**Van, a 4th grader, graphs in 3D**

**Van started making up
equations, and one was in 3 variables. When Don saw this he decided to get
Van graphing in 3D. He had done some graphing of linear functions in 2D. **

**[Theodore
Gray, co-founder of Wolfram Research, Inc
makers of Mathematica,
Popular Science columnist, element
collector, creator and builder of The
Wooden Periodic Table Table,
and author of the book The
Elements (2009), when he worked with Donas a 5th grader many
years ago, he invented a 3D graphing board- a thin plywood board with holes, with
marked wooden dowel rods, and used rubber bands to mark the points]. **

**Don took out the board and
rods so Van could use them. Don suggested he graph x+y+z=4. After figuring out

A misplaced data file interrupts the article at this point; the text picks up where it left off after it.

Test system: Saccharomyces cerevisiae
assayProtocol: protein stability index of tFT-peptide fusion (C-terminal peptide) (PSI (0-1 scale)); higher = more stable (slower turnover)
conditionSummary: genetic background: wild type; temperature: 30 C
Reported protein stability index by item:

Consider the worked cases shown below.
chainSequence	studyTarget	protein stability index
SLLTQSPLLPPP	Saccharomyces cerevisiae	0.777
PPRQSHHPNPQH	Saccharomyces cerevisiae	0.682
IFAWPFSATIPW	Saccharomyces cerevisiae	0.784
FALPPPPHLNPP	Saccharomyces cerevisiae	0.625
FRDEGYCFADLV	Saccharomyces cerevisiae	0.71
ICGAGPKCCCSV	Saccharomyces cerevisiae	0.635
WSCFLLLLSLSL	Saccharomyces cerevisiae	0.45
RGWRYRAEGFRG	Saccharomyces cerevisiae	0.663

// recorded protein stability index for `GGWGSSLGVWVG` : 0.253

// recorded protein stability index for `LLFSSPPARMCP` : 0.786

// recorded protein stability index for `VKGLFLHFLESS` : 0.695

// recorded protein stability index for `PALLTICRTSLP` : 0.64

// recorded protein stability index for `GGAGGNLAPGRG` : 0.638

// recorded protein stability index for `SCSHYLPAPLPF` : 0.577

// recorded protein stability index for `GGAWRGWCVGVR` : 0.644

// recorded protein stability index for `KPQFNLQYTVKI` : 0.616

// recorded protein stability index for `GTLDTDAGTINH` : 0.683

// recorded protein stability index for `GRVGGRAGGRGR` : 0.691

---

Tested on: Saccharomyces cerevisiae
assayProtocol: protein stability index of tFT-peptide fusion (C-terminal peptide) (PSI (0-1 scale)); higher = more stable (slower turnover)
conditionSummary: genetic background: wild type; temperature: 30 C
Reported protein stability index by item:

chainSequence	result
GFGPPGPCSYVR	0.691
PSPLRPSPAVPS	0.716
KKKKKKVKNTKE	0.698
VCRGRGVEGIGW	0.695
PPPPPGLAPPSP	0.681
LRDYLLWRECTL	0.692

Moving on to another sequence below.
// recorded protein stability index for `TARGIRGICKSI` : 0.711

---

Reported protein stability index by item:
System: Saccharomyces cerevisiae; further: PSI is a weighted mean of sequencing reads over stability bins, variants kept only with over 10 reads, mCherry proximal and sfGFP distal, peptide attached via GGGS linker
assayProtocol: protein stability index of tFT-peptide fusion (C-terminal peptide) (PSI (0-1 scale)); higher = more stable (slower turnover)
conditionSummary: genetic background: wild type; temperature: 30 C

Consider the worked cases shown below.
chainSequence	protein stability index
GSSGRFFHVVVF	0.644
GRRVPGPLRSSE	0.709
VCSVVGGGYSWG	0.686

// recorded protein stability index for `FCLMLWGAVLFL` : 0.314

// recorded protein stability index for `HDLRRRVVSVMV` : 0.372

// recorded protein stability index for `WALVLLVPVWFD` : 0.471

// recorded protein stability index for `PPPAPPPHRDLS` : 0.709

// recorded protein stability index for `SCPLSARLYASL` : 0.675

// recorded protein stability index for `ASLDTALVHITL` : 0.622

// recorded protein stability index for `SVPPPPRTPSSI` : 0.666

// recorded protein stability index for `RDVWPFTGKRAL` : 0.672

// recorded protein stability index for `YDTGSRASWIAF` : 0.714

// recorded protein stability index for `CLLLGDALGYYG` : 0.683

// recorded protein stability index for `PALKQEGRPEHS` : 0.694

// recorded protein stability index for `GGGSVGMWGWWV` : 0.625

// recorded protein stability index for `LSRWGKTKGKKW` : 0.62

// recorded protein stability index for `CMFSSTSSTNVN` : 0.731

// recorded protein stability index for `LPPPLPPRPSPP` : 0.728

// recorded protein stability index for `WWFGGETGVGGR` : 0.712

how the board worked, where the x, y and z-axes where, and how to plot a
point, he proceeded to make a table of values, then plot the graph. Van decided though, that instead of having the
points be the rubber bands, he decided to let the top
of the rod be the points plotted, which was much better because it was easier to see what the
resulting graph looked like -in this case, part of a plane. He thought he would put a piece of cloth
over the rods to show the plane better. His graph is shown from various angles
below.**

**Don also showed Van the same
graph as done in DPGraph (David Parker's very fine 3D
graphing software, and very inexpensive):**

**Fine work, Van!**

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